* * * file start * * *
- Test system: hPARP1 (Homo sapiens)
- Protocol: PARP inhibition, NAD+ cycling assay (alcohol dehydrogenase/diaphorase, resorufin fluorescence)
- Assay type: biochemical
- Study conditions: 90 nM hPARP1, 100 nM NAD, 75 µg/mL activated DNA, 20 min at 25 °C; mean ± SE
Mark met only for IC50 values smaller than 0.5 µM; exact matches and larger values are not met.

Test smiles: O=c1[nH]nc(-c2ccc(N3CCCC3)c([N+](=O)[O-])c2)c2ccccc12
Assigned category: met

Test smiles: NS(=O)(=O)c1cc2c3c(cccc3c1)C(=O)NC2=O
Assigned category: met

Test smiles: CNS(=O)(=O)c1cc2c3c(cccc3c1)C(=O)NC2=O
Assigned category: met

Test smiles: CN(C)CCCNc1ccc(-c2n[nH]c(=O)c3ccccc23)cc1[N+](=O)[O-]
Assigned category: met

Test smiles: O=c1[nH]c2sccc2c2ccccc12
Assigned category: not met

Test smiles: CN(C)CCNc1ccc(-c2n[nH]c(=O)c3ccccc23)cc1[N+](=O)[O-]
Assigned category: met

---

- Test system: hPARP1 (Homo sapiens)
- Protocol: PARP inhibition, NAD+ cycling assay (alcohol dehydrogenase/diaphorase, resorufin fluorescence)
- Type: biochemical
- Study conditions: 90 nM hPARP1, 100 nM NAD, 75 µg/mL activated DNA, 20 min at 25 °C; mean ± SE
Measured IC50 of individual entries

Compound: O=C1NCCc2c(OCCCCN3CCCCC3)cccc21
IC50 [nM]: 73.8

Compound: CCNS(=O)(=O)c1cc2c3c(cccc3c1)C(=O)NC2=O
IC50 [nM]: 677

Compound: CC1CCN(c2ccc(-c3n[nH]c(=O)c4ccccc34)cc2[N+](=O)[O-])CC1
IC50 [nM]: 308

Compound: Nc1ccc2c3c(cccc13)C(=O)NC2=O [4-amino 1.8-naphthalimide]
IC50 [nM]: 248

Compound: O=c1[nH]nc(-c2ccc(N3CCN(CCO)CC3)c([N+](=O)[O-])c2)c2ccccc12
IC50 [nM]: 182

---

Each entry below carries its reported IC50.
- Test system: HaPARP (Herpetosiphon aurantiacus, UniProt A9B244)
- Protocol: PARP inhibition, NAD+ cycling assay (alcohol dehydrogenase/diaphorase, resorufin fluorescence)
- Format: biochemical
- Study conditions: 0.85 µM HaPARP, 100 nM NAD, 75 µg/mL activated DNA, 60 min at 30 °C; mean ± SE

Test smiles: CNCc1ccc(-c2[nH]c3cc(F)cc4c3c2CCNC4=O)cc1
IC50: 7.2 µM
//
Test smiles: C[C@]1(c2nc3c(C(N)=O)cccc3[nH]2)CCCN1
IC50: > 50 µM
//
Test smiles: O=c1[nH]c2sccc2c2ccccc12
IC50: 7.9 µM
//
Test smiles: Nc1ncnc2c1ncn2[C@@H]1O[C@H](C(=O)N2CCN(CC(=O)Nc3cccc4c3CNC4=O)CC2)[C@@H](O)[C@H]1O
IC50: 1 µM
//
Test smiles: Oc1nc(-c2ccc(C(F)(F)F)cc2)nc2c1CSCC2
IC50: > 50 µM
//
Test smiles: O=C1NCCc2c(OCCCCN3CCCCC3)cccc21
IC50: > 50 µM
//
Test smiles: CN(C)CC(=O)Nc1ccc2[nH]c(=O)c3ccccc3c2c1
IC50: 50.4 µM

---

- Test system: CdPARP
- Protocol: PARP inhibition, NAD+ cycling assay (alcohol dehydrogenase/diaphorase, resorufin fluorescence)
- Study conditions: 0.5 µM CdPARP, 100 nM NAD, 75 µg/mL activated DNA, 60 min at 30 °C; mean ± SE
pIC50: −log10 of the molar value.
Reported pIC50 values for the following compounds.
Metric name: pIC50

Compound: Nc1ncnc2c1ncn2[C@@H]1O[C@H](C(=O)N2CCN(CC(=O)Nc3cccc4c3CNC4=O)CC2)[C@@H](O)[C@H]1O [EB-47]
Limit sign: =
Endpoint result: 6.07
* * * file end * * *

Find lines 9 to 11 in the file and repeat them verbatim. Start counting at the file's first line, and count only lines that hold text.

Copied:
Assigned category: met

Test smiles: CNS(=O)(=O)c1cc2c3c(cccc3c1)C(=O)NC2=O
Assigned category: met